Have nothing to do with the [evil] things that people do, things that belong to the darkness. Instead, bring them out to the light... [For] when all things are brought out into the light, then their true nature is clearly revealed...

-Ephesians 5:11-13

Category Archives: Economics

New Low-cost Robots Making Factory Workers More Efficient

This article first appeared at TheNewAmerican.com on Thursday, September 18, 2014:

Factory Automation with industrial robots for ...

Factory Automation with industrial robots for metal die casting in foundry industry, robotics in metal manufacturing (Photo credit: Wikipedia)

Long before calls for a higher minimum wage became headline news, fast-food restaurants such as Applebee’s and Chili’s were already moving toward the use of robots to replace waiters. The day before President Obama called for an increase in the minimum wage last December, Applebee’s announced it would be replacing its servers with Presto — a table tablet that customers can use to order and to pay their bills. Commenting on Presto’s advantages, Annie Lowry wrote in National Review

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Fracking Boom Continues to Set Records

This article first appeared at The McAlvany Intelligence Advisor on Wednesday, September 17, 2014:

Logo of International Energy Agency

Logo of International Energy Agency (Photo credit: Wikipedia)

The explosion in production in the oil patch makes it nearly impossible to keep up. Economist Mark Perry is trying. On September 2, he reported that Texas crude oil production in June topped three million barrels per day, noting that, as a separate nation, Texas would be the world’s eighth largest oil producer. The very next day Perry reported that natural gas production from the Utica Shale formation has increased by a factor of seven in just two years, and it’s just getting started.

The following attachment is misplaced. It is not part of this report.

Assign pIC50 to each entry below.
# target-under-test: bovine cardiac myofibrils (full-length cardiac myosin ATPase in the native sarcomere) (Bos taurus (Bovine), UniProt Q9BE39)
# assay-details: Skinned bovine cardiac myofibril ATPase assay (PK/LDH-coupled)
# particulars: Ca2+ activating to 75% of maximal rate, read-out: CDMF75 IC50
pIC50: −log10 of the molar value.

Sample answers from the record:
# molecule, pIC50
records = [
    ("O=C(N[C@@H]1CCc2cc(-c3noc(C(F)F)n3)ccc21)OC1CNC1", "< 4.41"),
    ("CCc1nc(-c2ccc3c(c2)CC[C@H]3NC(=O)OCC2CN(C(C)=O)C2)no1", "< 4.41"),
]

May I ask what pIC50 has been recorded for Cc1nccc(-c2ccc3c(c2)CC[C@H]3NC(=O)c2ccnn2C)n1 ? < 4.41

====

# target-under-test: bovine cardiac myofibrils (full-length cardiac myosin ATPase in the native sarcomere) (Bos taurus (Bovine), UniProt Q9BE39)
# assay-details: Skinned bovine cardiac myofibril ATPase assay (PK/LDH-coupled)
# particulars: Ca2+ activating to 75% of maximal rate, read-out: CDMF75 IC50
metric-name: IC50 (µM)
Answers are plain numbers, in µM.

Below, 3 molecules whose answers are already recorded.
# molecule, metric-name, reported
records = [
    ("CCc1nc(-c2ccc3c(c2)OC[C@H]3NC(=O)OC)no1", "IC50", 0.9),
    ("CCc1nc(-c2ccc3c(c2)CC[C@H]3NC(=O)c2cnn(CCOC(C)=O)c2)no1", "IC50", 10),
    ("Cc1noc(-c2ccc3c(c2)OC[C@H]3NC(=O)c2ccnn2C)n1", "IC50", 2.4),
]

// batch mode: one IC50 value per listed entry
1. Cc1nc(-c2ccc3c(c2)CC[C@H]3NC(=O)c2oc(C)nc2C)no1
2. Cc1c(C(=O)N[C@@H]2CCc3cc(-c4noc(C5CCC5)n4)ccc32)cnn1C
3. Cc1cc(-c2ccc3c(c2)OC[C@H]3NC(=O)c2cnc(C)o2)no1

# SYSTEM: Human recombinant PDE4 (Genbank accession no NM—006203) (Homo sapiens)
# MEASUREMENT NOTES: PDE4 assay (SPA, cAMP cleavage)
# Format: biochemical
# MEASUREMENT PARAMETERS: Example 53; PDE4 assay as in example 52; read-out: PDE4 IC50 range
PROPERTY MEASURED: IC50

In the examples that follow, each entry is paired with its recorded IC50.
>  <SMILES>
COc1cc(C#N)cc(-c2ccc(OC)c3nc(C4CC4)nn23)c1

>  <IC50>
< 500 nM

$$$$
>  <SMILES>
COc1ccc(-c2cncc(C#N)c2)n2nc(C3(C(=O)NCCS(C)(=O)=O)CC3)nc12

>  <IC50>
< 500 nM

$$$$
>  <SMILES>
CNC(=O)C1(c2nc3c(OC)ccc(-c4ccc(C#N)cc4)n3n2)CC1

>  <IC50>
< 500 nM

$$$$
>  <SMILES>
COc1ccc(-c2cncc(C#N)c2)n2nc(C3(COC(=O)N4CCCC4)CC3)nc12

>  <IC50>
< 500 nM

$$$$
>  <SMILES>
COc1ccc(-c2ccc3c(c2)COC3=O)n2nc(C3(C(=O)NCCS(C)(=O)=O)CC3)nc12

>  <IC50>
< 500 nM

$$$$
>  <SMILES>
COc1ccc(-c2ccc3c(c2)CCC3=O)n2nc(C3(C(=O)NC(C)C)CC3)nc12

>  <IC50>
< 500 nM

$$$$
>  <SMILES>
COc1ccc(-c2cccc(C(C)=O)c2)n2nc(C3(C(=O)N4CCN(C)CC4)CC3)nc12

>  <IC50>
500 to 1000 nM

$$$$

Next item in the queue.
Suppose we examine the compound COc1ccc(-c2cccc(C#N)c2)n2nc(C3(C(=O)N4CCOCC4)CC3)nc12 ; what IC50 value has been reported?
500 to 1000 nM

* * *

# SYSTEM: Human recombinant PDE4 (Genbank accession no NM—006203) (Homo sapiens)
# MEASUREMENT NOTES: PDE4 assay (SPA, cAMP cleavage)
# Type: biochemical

Less than two weeks later, Perry reported that

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More Good News From the Oil Patch: Less Drilling, More Production

This article first appeared at TheNewAmerican.com on Tuesday, September 16, 2014:

A petroleum drilling rig capable of drilling t...

A petroleum drilling rig capable of drilling thousands of feet (Photo credit: Wikipedia)

It didn’t take long for naysayers at Newsweek magazine to declare that the fracking boom is at high risk of going bust. This followed an announcement from the Bank of America in July that the United States is now the world’s leading oil producer, ahead of both Saudi Arabia and Russia. In just the last five years, U.S. oil production has exploded from five million barrels a day to 11 million and, according to the International Energy Agency (IEA), that number will continue to climb for at least the next five years.